International audienceSpace Debris (SD) consist of non-operational artificial objects orbiting around the Earth, which could possibly damage space vehicles, such as the International Space Station (ISS) or other manned spacecrafts. The vast majority of such objects are cm-sized, not catalogued and usually the tracking data are not precise enough. Here we present the feasibility study of SD detection and tracking with techniques usually employed in cosmic-ray physics. For this purpose, we have evaluated the possibility of using Mini-EUSO, a space-borne fluorescence telescope to be deployed on the ISS, to track SD illuminated by the Sun. By means of ESAF (EUSO Simulation and analysis Framework) simulation and by developing the trigger algorithms, we estimated the minimum size and maximum distances of detectable SD. We then studied the number of possible SD detections using an ESA software called MASTER (Meteoroid and SD Terrestrial Environment Reference). With the Mini-EUSO Engineering Model (Mini-EUSO EM), we performed some measurements to estimate the reflectance of the most common SD materials and to demonstrate the ability of Mini-EUSO to detect SD events. We also performed some tests in open-sky conditions, identifying and tracking fast-moving objects. In particular, the detection of a rocket body allowed us to confirm the simulation outcomes predictions and the expected performance of the detector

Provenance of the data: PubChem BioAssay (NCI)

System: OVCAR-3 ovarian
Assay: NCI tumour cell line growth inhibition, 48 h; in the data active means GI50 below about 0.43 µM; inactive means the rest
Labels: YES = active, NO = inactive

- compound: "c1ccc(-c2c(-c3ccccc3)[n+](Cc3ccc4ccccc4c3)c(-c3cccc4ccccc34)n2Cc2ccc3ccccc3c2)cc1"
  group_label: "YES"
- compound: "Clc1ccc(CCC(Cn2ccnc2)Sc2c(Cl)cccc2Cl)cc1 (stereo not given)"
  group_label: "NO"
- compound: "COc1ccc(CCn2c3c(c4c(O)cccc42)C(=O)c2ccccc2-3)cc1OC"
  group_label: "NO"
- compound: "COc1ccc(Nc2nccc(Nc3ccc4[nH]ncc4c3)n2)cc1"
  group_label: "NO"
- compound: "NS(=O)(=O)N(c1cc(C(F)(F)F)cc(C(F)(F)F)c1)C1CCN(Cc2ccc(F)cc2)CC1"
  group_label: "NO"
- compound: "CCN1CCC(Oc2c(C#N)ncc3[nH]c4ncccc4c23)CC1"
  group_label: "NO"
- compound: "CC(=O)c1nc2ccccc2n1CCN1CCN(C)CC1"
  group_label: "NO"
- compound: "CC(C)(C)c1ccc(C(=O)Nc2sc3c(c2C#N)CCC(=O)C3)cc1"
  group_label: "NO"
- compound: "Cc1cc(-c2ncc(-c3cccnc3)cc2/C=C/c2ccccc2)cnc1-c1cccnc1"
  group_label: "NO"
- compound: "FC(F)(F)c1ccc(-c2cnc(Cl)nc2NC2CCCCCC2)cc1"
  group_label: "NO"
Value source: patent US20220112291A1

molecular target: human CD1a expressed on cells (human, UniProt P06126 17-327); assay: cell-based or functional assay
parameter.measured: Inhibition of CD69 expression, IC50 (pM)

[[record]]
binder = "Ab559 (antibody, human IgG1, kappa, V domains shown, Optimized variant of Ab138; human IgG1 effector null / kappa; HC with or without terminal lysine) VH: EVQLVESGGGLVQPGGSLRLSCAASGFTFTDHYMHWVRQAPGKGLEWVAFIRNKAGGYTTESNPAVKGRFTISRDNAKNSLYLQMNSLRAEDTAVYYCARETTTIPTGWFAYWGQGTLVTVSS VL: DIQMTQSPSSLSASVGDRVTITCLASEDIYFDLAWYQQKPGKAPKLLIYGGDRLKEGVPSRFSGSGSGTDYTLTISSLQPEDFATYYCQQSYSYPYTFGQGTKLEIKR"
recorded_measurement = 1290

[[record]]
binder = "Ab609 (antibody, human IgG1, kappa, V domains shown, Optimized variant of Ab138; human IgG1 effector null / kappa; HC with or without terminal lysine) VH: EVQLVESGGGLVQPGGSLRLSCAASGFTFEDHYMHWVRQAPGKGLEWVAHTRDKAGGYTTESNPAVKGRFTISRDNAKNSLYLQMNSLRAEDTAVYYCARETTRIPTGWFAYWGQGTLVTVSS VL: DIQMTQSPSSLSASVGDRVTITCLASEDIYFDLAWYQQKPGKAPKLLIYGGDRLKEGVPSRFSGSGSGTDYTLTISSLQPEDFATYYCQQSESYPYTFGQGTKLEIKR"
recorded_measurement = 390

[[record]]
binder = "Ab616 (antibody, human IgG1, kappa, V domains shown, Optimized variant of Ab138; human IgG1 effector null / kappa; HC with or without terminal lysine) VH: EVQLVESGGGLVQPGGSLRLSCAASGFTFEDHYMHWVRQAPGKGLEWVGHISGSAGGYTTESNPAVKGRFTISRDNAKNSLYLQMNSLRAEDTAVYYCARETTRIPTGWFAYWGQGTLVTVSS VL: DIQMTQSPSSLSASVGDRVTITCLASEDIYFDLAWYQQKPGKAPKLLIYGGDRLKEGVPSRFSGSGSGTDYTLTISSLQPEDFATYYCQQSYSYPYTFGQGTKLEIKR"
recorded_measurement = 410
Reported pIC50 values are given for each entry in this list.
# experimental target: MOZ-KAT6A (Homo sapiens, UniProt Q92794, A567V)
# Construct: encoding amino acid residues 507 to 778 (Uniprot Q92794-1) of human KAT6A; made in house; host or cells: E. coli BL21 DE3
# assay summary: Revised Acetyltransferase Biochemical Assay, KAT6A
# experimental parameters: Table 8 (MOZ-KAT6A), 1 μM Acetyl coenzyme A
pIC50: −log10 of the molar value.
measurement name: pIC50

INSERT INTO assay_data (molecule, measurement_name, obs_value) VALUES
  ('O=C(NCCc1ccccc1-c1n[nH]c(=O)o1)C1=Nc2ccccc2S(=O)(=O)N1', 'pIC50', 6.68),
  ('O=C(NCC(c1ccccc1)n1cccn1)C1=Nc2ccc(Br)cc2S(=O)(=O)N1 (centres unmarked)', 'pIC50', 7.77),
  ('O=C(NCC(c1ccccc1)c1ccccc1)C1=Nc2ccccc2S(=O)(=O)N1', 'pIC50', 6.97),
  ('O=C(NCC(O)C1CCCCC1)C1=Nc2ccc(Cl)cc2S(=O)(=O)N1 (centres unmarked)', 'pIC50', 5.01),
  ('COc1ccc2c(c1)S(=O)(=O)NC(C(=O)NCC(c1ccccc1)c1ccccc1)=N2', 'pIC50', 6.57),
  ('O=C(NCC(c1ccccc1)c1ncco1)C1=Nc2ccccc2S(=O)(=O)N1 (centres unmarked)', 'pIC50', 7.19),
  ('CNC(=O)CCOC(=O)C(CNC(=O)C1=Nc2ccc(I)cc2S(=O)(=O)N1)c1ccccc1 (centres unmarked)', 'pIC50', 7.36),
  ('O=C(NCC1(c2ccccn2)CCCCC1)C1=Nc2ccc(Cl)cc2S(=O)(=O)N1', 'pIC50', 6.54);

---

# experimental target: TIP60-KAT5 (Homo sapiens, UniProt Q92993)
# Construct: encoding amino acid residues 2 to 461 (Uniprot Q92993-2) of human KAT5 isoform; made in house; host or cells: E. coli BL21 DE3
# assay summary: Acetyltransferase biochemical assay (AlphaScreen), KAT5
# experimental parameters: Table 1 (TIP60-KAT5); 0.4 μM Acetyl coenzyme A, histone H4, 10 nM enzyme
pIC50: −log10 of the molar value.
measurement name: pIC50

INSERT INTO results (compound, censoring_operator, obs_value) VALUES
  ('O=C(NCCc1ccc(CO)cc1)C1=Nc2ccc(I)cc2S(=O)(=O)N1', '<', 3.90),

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oai:HAL:hal-02350136v1Last time updated on 12/5/2019

This paper was published in HAL-Polytechnique.

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